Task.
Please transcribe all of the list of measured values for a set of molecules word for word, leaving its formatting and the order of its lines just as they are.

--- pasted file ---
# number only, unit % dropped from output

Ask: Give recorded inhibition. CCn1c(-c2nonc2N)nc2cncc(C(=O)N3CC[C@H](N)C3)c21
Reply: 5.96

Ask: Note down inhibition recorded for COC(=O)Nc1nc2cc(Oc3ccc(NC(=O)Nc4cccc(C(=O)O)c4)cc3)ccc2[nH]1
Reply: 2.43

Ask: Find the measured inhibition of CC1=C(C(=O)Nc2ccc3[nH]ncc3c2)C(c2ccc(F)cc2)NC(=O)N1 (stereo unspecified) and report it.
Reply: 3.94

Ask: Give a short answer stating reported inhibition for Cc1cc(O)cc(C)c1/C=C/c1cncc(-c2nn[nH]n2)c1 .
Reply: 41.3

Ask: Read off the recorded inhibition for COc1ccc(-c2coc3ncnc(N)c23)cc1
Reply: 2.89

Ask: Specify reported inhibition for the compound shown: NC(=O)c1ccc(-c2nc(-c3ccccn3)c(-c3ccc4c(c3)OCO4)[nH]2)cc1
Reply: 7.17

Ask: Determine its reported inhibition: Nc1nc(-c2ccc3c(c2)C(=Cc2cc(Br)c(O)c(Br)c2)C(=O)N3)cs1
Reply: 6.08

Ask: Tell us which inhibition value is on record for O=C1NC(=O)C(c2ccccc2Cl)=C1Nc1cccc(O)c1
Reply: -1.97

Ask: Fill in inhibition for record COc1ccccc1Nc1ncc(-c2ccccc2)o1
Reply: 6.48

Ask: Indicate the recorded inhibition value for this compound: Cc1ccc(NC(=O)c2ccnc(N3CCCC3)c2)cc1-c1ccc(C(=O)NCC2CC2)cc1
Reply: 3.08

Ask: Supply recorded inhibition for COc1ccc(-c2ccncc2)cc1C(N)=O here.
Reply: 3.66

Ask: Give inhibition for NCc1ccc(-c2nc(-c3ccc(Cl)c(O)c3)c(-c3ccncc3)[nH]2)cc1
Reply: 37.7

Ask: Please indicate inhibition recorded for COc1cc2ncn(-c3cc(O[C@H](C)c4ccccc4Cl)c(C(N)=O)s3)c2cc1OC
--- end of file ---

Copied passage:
# number only, unit % dropped from output

Ask: Give recorded inhibition. CCn1c(-c2nonc2N)nc2cncc(C(=O)N3CC[C@H](N)C3)c21
Reply: 5.96

Ask: Note down inhibition recorded for COC(=O)Nc1nc2cc(Oc3ccc(NC(=O)Nc4cccc(C(=O)O)c4)cc3)ccc2[nH]1
Reply: 2.43

Ask: Find the measured inhibition of CC1=C(C(=O)Nc2ccc3[nH]ncc3c2)C(c2ccc(F)cc2)NC(=O)N1 (stereo unspecified) and report it.
Reply: 3.94

Ask: Give a short answer stating reported inhibition for Cc1cc(O)cc(C)c1/C=C/c1cncc(-c2nn[nH]n2)c1 .
Reply: 41.3

Ask: Read off the recorded inhibition for COc1ccc(-c2coc3ncnc(N)c23)cc1
Reply: 2.89

Ask: Specify reported inhibition for the compound shown: NC(=O)c1ccc(-c2nc(-c3ccccn3)c(-c3ccc4c(c3)OCO4)[nH]2)cc1
Reply: 7.17

Ask: Determine its reported inhibition: Nc1nc(-c2ccc3c(c2)C(=Cc2cc(Br)c(O)c(Br)c2)C(=O)N3)cs1
Reply: 6.08

Ask: Tell us which inhibition value is on record for O=C1NC(=O)C(c2ccccc2Cl)=C1Nc1cccc(O)c1
Reply: -1.97

Ask: Fill in inhibition for record COc1ccccc1Nc1ncc(-c2ccccc2)o1
Reply: 6.48

Ask: Indicate the recorded inhibition value for this compound: Cc1ccc(NC(=O)c2ccnc(N3CCCC3)c2)cc1-c1ccc(C(=O)NCC2CC2)cc1
Reply: 3.08

Ask: Supply recorded inhibition for COc1ccc(-c2ccncc2)cc1C(N)=O here.
Reply: 3.66

Ask: Give inhibition for NCc1ccc(-c2nc(-c3ccc(Cl)c(O)c3)c(-c3ccncc3)[nH]2)cc1
Reply: 37.7

Ask: Please indicate inhibition recorded for COc1cc2ncn(-c3cc(O[C@H](C)c4ccccc4Cl)c(C(N)=O)s3)c2cc1OC